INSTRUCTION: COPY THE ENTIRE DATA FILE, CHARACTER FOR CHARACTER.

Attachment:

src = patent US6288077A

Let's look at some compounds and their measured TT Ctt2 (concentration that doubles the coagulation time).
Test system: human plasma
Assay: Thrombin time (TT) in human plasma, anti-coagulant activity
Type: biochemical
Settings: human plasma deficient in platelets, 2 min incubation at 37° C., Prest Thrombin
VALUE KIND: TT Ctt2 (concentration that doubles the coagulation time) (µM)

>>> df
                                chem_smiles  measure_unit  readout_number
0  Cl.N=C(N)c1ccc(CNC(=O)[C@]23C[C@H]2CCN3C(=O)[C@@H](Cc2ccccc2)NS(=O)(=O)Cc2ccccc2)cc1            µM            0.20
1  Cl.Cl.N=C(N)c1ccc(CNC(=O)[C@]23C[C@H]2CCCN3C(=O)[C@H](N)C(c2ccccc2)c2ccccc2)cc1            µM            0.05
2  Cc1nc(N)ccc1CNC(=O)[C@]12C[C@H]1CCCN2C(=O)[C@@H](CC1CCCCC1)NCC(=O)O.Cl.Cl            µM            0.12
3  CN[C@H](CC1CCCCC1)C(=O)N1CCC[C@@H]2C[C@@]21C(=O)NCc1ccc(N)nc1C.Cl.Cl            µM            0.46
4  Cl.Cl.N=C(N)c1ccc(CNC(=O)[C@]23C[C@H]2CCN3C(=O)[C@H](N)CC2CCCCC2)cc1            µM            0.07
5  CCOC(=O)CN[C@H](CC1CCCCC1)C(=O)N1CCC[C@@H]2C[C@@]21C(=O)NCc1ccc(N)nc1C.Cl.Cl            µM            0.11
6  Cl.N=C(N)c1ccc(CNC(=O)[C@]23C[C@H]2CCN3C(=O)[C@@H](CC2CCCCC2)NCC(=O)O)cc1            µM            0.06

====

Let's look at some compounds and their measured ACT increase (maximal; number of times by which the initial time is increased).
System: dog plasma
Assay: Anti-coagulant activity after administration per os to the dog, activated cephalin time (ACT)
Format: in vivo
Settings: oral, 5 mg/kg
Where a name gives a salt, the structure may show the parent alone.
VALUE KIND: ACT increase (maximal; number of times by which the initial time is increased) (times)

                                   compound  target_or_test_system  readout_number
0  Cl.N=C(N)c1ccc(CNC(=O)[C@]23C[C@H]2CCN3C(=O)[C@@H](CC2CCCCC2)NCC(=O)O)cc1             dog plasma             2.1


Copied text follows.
src = patent US6288077A

Let's look at some compounds and their measured TT Ctt2 (concentration that doubles the coagulation time).
Test system: human plasma
Assay: Thrombin time (TT) in human plasma, anti-coagulant activity
Type: biochemical
Settings: human plasma deficient in platelets, 2 min incubation at 37° C., Prest Thrombin
VALUE KIND: TT Ctt2 (concentration that doubles the coagulation time) (µM)

>>> df
                                chem_smiles  measure_unit  readout_number
0  Cl.N=C(N)c1ccc(CNC(=O)[C@]23C[C@H]2CCN3C(=O)[C@@H](Cc2ccccc2)NS(=O)(=O)Cc2ccccc2)cc1            µM            0.20
1  Cl.Cl.N=C(N)c1ccc(CNC(=O)[C@]23C[C@H]2CCCN3C(=O)[C@H](N)C(c2ccccc2)c2ccccc2)cc1            µM            0.05
2  Cc1nc(N)ccc1CNC(=O)[C@]12C[C@H]1CCCN2C(=O)[C@@H](CC1CCCCC1)NCC(=O)O.Cl.Cl            µM            0.12
3  CN[C@H](CC1CCCCC1)C(=O)N1CCC[C@@H]2C[C@@]21C(=O)NCc1ccc(N)nc1C.Cl.Cl            µM            0.46
4  Cl.Cl.N=C(N)c1ccc(CNC(=O)[C@]23C[C@H]2CCN3C(=O)[C@H](N)CC2CCCCC2)cc1            µM            0.07
5  CCOC(=O)CN[C@H](CC1CCCCC1)C(=O)N1CCC[C@@H]2C[C@@]21C(=O)NCc1ccc(N)nc1C.Cl.Cl            µM            0.11
6  Cl.N=C(N)c1ccc(CNC(=O)[C@]23C[C@H]2CCN3C(=O)[C@@H](CC2CCCCC2)NCC(=O)O)cc1            µM            0.06

====

Let's look at some compounds and their measured ACT increase (maximal; number of times by which the initial time is increased).
System: dog plasma
Assay: Anti-coagulant activity after administration per os to the dog, activated cephalin time (ACT)
Format: in vivo
Settings: oral, 5 mg/kg
Where a name gives a salt, the structure may show the parent alone.
VALUE KIND: ACT increase (maximal; number of times by which the initial time is increased) (times)

                                   compound  target_or_test_system  readout_number
0  Cl.N=C(N)c1ccc(CNC(=O)[C@]23C[C@H]2CCN3C(=O)[C@@H](CC2CCCCC2)NCC(=O)O)cc1             dog plasma             2.1